Bengal Energy, a Canadian oil and gas business, is dabbling in Bitcoin (BTC) mining as a way to tap into the untapped energy from its gas wells in the Australian outback.
Bengal Energy plans to conduct a pilot program where nearly 70 Bitcoin mining rigs will be set up within a mobile building — known in the local mining industry as a “donga” — that will be assembled near a series of previously out-of-service gas wells in the Cooper Basin, according to a report from The Australian.
Bengal Energy bought the gas wells from its regional oil and gas extraction counterparts, Santos Energy and Bridgeport Energy, as per Bengal Energy’s chief operating officer Kai Eberspaecher. He further added,
“We were basically looking at six months of having wells ready but without an outlet. We were dealing with stranded assets.”
The freshly acquired gas wells, according to Eberspacher, provided an unusual dilemma for the energy firm because they were “stranded wells.” While the corporation may technically generate electricity from the gas on-site, the existing distribution pipelines are just too far away to reach.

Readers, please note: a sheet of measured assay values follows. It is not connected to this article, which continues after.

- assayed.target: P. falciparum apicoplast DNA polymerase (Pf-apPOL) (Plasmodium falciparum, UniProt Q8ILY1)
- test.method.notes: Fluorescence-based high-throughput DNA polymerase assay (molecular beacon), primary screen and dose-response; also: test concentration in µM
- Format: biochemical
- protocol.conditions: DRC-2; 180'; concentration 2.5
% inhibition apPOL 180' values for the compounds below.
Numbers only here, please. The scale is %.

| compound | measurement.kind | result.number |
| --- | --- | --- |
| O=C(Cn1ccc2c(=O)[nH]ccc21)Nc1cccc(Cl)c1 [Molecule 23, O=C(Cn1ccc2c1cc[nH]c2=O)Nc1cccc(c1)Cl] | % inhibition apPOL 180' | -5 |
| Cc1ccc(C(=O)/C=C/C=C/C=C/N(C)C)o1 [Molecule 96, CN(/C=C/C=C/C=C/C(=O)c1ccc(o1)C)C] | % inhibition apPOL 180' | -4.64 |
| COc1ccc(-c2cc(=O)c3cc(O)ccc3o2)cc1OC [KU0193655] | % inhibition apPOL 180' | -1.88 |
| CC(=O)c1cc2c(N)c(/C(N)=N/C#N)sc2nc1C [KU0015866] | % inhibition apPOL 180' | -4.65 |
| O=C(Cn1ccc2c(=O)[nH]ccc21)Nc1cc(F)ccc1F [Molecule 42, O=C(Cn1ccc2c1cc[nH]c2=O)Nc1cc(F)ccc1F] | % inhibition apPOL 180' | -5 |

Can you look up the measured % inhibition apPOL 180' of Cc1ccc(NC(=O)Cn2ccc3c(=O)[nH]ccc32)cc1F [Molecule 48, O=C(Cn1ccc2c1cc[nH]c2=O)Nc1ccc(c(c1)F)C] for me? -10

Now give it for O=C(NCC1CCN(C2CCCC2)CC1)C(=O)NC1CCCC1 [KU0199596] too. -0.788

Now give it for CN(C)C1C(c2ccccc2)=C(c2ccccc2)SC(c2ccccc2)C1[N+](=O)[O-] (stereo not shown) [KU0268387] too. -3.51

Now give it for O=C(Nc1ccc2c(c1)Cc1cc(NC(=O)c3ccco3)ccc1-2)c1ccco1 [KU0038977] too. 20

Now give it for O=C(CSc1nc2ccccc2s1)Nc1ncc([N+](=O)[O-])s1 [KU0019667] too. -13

The development of a pipeline to serve Bengal’s remote gas wells is currently underway. COVID-19-related supply chain concerns, on the other hand, have compounded the development delays.
The answer was discovered to be portable Bitcoin mining machines in Dongas. A trial donga will be equipped with 66 mining machines capable of generating around 0.005 BTC per day, or about $235.
However, Bengal Energy is apparently hoping to double its Bitcoin mining output by a ratio of 10 to 20 if the trial is successful, suggesting total income may range from $2000 to $5000 per day.
Portable Bitcoin mining operations
Bengal Energy joins a growing number of mining corporations, including ConocoPhillips and Exxon Mobil, that are looking to use portable Bitcoin mining operations to unlock the full potential of normally lost or stranded energy.
As a result of the highly publicized environmental criticisms of BTC mining, fossil fuel firms have become increasingly concerned with discovering innovative ways to prevent the hazardous effects of mining processes and, when possible, use any sustainable alternatives.
In the fourth quarter of 2021, the Bitcoin Mining Council predicted that the global industry would have a sustainable energy mix of 58.5 percent. Miners in Norway are even drying lumber with waste heat. At the time of writing, Bitcoin (BTC) was priced at $47,287.56 with a hike of 0.04% in the last 24 hours.